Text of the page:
Luckily, the public has been… Continue reading

Waning Interest?

As I look back at my history of posts about the murder of Stacey Burns, I’m finding a definite pattern in the number of people reading them, and a similar pattern  in the number of comments.

I am hoping and praying that this pattern is the fault of my posts and not the interest in this case. Speaking frankly (and why would I not?) I will admit that it is difficult to say much that is original about this case any more, thus the “revisits” I’ve been posting.

So, is it the natural human tendency to move on, to… Continue reading

Talented Detective?

Lisa Gardner, one of my favorite crime storytellers, has this line in her short novel, The Fourth Man.

“It’s amazing what you can discover, even in a cold case, with a talented detective.” It is a quote about the redoubtable detective, D.D. Warren.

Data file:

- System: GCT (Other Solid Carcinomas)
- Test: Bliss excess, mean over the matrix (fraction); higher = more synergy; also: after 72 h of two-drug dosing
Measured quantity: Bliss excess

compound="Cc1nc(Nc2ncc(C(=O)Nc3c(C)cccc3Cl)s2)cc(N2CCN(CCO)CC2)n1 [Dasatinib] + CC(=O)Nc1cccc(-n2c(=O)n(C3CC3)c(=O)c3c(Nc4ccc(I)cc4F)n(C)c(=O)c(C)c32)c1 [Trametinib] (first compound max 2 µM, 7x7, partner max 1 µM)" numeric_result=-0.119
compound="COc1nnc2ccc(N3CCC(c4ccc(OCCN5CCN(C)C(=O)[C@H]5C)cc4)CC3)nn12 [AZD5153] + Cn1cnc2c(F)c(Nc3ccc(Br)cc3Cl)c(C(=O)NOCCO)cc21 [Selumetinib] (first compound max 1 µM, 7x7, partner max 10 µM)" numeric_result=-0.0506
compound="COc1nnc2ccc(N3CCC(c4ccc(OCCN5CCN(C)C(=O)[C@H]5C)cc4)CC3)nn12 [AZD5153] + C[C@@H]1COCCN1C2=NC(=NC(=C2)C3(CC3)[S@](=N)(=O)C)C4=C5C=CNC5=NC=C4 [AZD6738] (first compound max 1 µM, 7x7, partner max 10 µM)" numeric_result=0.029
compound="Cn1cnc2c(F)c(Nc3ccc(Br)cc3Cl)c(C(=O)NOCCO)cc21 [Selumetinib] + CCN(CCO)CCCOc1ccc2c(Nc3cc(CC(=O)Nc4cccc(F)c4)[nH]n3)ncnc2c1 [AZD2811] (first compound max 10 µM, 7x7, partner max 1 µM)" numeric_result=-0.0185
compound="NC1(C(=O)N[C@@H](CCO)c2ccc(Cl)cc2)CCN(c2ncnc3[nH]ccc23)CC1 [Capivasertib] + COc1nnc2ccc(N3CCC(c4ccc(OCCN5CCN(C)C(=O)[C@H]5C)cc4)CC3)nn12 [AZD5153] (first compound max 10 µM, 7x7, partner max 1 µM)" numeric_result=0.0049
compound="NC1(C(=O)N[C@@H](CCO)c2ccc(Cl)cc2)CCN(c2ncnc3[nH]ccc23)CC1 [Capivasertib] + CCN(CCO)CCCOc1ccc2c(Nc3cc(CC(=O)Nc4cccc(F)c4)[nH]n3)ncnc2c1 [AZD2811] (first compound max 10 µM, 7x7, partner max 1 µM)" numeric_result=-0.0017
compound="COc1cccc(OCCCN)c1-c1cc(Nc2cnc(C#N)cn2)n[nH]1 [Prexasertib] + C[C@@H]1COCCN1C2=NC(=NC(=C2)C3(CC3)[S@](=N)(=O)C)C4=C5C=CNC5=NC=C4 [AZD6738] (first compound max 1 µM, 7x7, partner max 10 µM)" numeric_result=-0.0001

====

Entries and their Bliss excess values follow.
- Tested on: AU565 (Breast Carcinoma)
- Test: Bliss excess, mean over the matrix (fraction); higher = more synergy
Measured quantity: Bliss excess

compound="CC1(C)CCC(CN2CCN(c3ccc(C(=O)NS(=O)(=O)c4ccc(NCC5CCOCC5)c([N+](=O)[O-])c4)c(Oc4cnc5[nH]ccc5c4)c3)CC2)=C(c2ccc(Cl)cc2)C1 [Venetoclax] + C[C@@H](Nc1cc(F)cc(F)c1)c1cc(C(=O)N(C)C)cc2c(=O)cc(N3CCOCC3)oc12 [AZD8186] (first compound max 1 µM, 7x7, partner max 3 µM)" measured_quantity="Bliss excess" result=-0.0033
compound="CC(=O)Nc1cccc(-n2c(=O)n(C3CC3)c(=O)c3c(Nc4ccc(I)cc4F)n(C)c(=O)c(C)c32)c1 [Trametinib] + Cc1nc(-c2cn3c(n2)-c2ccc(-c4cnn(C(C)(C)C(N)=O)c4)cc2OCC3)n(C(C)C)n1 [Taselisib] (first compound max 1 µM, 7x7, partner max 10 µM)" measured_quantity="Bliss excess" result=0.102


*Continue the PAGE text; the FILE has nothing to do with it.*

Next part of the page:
This leads to my oft-stated question regarding the Stacey Burns murder. Whether it is officially a cold case, or what some in the official world are calling “open, unsolved” my question is simple. Is it still being worked, and if so, with what level of intensity? Now, inspired by Lisa Gardner, we could add another question. Do… Continue reading

“Waiting for him to crack”

In a follow-up story to an original article about my attempts to write a book  about the Stacey Burns murder in Wolfeboro, New Hampshire in 2009, the editor of the Green Valley News says this.